rolling stones december's children the singer not the song 1965 discography album rock musicCan You Hear the Music?


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Rolling Stones songs: The Singer Not the Song
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It’s not the way you give in willingly/ Others do it without thrilling me…

Written by: Jagger/Richard
Recorded: RCA Studios, Hollywood, USA, July 2-12, Sept. 6-7 1965
*Data taken from Martin Elliott’s book THE ROLLING STONES COMPLETE RECORDING SESSIONS 1962-2012

From allmusic:
The early Rolling Stones (and in fact, the Rolling Stones throughout their career) were never all about raunchy, bluesy rock. They also penned a fair number of tuneful, poppy romantic songs, even if those were never dominant in their repertoire. “The Singer Not the Song,” appearing on the December’s Children album in late 1965, is one of the more overlooked ones.

In retrospect, it’s kind of a bridge between their early, wimpy Merseybeat-like original songs — which they tended to give to other artists to record, rather than do themselves — and their more mature pop/rock, non-blues-based tunes, such as “Lady Jane” and, a little later, “Ruby Tuesday.” “The Singer Not the Song”‘s still been criticized for being a little too sappy, and for the undoubtedly out-of-tune guitars and harmonies (as if those were rare events on early Rolling Stones records). But it’s a fairly attractive British Invasion-like pop tune with a tinge of folk-rock in the heavy use of reverberant acoustic guitars (and a tinge of groups like the Beatles in the greater use of harmonies than usual).

There are also some hints of tenderness and vulnerability in both the lyrics and the way they’re sung, as if to signify that there was more to Mick Jagger and the boys than sardonic rebellion and misogyny. The phrase “it’s the singer, not the song” is itself pretty lyrical and abstract for an early Rolling Stones song — almost philosophical — and helps put this in a more sophisticated league than earlier pop/rock ballads the group had written. The final chorus, too, has a weird leap into falsetto harmonies, on what’s been speculated is an actual attempt to sound like the Four Seasons.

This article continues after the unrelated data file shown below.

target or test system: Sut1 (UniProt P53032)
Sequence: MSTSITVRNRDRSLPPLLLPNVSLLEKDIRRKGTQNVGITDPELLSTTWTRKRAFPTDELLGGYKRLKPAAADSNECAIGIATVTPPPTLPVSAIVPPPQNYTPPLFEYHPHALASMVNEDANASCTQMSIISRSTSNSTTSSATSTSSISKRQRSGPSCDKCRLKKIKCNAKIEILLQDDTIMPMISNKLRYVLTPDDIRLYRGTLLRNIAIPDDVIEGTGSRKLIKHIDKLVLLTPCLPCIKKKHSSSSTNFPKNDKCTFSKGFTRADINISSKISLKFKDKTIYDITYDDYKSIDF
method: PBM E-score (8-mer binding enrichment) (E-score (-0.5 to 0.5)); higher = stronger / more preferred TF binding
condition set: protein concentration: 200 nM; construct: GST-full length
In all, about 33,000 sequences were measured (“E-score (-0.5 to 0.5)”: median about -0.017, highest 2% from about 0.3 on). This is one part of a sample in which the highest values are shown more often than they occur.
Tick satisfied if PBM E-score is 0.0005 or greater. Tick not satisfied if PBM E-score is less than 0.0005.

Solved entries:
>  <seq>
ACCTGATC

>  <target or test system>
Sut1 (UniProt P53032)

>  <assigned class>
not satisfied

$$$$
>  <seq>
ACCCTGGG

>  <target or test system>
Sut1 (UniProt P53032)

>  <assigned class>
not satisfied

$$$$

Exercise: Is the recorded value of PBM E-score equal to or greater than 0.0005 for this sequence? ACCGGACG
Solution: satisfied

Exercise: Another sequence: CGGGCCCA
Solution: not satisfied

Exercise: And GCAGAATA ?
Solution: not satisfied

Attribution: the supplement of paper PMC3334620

Not too many people have heard it (or ever will), but there was a good, somewhat more rock-oriented 1966 cover of the song with organ, folk-rock 12-string guitar, and a key change for the final verse by the Pittsburgh group the Napoleonic Wars, as heard on the obscure ’60s garage rock compilation Burghers, Vol. 1. More well known is the version done by Alex Chilton in the mid-’70s, shortly after the breakup of Big Star. The original Rolling Stones version, incidentally, was probably more visible in Britain, where it was used as the B-side of “Get Off of My Cloud” (though it was only an LP track in the States)

From the The Rolling Stones – All the Songs book:
Mick Jagger and Keith Richards borrowed the title for the B-side of the British single “Get Off of My Cloud” from a 1961 feature film directed by Roy Ward Baker. This film created something of a stir upon its release because it deals with the love of a seductive young woman for a Catholic priest, and the ambiguous relationship between the priest and a criminal. The latter is an atheist and although he accepts the priest (the singer), he does not accept his religion (the song). Mick Jagger adapts this idea by transposing it to the relationship between a man and a woman. What he wants to get across is no doubt that the important thing for the man is not simply to be with a woman, but to choose one who understands him. The last verse reveals that for the narrator There’s something wrong. Has he chosen an unsuitable companion after all?

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